Looking at smart materials we looked into non-traditional ways of textile design i.e innovative fabrics. Using materials that favour function over aesthetic.

We were given a list of materials and this is what I used to start of the concept of fusing.I started off with fusing flat contrasting materials like the cotton and the spaced mesh, fused using an iron and melting between the plastic. This has a lot of positive attributes like it now being waterproof and easily cleaned.

I then wondered what it would be like with something chunky like a knit. would it trap? how would the plastic melt with the knit? how could this benefit the arm? I choose a thin base and layered this under the cut out pleather. The idea of this overlapping came from the cells under the microscope, the chaotic energy clashing with the more open circular structure and I’ve tried to keep this element throughout all the sampling, then having the crazy loopy knit on top again adds to the really small overlapping cells taking charge of the larger structures. Encased within the plastic did work however it didn’t stick to the knit as much as id hoped leaving just a large lump in the middle of the sample, this meant it wouldn’t benefit the wound or body but instead apply pressure.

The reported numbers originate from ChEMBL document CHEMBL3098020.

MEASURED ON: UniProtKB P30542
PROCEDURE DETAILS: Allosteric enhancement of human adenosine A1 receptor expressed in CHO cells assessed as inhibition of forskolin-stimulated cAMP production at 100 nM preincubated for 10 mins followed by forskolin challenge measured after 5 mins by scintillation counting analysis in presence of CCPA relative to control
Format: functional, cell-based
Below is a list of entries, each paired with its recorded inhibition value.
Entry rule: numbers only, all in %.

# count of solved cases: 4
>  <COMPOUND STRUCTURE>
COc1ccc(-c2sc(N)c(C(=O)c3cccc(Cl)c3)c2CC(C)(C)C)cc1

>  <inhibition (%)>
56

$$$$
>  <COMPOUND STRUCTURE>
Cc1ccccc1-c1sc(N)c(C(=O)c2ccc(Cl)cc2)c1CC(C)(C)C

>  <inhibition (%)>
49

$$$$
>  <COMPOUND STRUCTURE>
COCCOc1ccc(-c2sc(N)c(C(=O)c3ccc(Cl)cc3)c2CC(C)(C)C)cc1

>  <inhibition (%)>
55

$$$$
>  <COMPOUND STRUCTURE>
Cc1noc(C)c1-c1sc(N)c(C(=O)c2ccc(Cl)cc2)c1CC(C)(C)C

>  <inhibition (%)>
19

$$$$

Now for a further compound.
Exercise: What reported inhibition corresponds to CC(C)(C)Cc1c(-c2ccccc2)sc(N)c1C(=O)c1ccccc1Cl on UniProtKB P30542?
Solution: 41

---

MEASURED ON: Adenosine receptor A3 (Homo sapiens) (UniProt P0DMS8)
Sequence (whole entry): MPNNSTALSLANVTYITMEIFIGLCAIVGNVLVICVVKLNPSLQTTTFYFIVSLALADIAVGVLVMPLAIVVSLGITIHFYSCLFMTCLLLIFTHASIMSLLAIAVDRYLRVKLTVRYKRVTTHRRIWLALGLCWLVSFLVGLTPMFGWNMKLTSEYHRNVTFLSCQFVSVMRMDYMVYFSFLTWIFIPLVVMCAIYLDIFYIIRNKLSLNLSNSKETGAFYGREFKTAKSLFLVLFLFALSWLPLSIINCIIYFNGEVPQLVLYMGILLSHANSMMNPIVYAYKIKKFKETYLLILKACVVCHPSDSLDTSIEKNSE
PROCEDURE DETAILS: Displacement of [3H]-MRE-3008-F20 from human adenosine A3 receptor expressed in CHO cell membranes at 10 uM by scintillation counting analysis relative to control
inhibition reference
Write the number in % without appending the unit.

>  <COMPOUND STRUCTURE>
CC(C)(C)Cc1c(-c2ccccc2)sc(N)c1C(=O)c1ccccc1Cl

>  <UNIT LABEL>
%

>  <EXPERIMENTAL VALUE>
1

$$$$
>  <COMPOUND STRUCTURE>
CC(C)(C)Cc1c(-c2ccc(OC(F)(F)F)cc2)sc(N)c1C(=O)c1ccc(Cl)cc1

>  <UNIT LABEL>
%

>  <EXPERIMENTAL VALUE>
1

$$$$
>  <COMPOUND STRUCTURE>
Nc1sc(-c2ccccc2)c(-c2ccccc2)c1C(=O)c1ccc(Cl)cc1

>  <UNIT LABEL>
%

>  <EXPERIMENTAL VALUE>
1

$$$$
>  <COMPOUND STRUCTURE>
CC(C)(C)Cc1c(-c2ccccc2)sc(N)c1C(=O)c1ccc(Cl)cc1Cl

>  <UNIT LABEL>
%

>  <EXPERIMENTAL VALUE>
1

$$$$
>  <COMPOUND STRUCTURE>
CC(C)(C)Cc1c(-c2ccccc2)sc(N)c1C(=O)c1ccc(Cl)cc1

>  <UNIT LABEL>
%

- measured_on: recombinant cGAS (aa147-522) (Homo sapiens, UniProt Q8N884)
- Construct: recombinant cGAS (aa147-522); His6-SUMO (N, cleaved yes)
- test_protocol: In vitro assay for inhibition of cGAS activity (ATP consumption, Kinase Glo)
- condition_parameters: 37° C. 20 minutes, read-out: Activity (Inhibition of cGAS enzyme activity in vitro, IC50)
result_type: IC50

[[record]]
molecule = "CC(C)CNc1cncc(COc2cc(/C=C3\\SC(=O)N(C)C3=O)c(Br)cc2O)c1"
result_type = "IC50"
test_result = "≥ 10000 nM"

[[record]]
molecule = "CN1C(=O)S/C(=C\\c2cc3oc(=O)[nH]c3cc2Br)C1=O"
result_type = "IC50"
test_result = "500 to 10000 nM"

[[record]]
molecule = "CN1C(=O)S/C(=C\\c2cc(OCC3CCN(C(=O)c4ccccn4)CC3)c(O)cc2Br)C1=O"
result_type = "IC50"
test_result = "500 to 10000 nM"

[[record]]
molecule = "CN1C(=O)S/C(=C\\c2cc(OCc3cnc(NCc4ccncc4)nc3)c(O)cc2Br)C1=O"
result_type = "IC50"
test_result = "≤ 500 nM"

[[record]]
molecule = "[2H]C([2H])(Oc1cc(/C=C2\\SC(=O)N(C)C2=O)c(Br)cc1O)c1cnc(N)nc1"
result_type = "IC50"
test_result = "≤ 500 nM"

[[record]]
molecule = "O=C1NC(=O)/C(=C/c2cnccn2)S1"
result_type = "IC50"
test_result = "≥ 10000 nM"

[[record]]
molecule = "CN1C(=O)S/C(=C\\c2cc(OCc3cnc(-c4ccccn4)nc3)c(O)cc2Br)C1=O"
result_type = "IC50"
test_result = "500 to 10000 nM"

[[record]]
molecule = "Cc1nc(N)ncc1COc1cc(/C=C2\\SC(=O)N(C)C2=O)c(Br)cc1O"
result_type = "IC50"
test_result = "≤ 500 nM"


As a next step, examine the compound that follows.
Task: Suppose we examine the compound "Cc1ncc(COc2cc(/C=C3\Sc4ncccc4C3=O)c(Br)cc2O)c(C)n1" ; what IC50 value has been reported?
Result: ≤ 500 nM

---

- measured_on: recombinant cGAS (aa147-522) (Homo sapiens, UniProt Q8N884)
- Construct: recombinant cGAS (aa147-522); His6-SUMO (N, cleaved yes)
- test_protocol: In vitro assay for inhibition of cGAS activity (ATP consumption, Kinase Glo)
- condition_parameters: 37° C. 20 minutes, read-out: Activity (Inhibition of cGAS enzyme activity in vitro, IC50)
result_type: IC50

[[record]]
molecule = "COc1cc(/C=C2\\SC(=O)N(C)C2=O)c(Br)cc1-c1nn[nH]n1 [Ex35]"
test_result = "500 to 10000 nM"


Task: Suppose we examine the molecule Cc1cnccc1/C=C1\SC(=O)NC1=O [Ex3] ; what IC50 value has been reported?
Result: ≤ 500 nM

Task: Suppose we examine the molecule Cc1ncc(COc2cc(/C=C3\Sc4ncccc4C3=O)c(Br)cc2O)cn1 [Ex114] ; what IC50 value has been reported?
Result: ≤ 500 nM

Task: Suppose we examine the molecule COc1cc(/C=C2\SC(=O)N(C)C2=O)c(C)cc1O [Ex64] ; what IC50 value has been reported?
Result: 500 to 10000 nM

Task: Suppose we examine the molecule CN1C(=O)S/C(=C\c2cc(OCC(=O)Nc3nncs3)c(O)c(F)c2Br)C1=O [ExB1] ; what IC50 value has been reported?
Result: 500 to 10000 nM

I then played around with melting and heat transfer. I choose to cut out circular heat transfers to mimic the cells under the scope, I used the iron to apply heat and i feel it worked well, as I love print it was essential to have at least one printed element within a sample. I also used heat to melt little circular fabric pieces, as they were meltable i was able to melt them into circles, this was perfect as it embodied the cells irregular structure and membrane wall. I layered these on top snd was able to tramp within a sheet of fabric combining all the techniques into one fabric.


Working with silicone!

Working with silicone has been really interesting however its came with a lot of challenges. When looking at Lucy Simpson’s work I thought it would be easy to manipulate and mark make into but I was wrong.